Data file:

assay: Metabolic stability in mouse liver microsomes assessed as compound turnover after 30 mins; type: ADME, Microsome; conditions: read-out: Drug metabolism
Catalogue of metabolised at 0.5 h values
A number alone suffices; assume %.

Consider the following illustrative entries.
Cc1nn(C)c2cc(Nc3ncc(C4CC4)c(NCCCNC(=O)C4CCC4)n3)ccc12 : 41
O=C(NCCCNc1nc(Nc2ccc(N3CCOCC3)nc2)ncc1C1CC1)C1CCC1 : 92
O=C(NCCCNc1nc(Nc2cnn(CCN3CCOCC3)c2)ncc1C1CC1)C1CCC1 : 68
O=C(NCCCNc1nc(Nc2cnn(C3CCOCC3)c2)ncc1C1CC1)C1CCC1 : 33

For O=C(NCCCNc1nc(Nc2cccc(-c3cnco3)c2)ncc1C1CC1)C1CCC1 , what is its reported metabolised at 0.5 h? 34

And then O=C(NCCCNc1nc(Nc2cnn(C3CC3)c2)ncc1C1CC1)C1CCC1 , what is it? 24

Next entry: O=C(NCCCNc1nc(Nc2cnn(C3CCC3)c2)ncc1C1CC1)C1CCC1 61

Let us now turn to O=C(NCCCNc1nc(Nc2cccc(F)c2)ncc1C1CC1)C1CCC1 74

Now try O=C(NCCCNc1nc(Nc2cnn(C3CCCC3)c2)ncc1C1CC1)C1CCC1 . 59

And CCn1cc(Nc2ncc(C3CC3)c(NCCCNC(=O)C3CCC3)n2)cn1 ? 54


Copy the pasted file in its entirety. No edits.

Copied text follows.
assay: Metabolic stability in mouse liver microsomes assessed as compound turnover after 30 mins; type: ADME, Microsome; conditions: read-out: Drug metabolism
Catalogue of metabolised at 0.5 h values
A number alone suffices; assume %.

Consider the following illustrative entries.
Cc1nn(C)c2cc(Nc3ncc(C4CC4)c(NCCCNC(=O)C4CCC4)n3)ccc12 : 41
O=C(NCCCNc1nc(Nc2ccc(N3CCOCC3)nc2)ncc1C1CC1)C1CCC1 : 92
O=C(NCCCNc1nc(Nc2cnn(CCN3CCOCC3)c2)ncc1C1CC1)C1CCC1 : 68
O=C(NCCCNc1nc(Nc2cnn(C3CCOCC3)c2)ncc1C1CC1)C1CCC1 : 33

For O=C(NCCCNc1nc(Nc2cccc(-c3cnco3)c2)ncc1C1CC1)C1CCC1 , what is its reported metabolised at 0.5 h? 34

And then O=C(NCCCNc1nc(Nc2cnn(C3CC3)c2)ncc1C1CC1)C1CCC1 , what is it? 24

Next entry: O=C(NCCCNc1nc(Nc2cnn(C3CCC3)c2)ncc1C1CC1)C1CCC1 61

Let us now turn to O=C(NCCCNc1nc(Nc2cccc(F)c2)ncc1C1CC1)C1CCC1 74

Now try O=C(NCCCNc1nc(Nc2cnn(C3CCCC3)c2)ncc1C1CC1)C1CCC1 . 59

And CCn1cc(Nc2ncc(C3CC3)c(NCCCNC(=O)C3CCC3)n2)cn1 ? 54